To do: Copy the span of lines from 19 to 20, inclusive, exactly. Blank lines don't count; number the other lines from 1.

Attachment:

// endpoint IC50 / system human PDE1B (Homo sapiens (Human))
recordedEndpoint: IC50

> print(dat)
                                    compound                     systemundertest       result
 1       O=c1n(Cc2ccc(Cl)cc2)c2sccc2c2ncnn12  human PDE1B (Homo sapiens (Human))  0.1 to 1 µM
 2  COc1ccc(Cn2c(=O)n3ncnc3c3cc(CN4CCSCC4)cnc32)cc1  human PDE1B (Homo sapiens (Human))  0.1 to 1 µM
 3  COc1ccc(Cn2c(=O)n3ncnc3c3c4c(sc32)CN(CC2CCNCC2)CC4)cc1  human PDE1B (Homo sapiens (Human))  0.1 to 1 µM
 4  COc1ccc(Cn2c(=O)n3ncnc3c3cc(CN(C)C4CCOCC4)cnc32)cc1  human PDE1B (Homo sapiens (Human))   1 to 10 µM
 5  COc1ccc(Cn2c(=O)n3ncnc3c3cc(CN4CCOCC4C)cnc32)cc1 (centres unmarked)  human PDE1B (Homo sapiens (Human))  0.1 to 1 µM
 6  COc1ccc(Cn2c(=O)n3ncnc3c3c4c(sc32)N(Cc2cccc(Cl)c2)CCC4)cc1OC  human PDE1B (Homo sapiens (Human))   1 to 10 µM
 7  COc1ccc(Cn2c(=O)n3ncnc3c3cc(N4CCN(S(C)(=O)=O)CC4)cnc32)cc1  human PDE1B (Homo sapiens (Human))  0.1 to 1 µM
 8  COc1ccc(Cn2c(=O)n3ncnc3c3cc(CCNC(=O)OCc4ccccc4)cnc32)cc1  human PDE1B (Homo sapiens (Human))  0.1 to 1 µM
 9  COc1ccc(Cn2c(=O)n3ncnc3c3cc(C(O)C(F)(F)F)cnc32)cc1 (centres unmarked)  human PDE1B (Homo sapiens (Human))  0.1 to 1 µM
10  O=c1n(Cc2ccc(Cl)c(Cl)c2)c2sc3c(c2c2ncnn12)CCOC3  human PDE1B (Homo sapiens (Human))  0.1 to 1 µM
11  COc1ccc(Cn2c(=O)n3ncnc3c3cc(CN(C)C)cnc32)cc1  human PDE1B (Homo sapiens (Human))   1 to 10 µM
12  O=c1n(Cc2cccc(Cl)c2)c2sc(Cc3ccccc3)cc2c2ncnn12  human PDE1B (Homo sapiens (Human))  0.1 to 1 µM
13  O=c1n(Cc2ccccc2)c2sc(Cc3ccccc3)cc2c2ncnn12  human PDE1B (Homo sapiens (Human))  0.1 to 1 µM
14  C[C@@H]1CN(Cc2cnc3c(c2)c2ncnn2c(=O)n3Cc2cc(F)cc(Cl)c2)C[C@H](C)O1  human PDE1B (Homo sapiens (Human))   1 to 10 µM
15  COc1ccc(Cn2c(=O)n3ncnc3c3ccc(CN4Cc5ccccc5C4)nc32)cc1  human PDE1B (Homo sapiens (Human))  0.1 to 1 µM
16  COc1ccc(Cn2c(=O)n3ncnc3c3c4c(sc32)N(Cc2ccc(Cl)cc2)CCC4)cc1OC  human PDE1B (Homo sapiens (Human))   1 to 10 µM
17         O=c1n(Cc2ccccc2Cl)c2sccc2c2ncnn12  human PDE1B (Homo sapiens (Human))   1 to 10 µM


15  COc1ccc(Cn2c(=O)n3ncnc3c3ccc(CN4Cc5ccccc5C4)nc32)cc1  human PDE1B (Homo sapiens (Human))  0.1 to 1 µM
16  COc1ccc(Cn2c(=O)n3ncnc3c3c4c(sc32)N(Cc2ccc(Cl)cc2)CCC4)cc1OC  human PDE1B (Homo sapiens (Human))   1 to 10 µM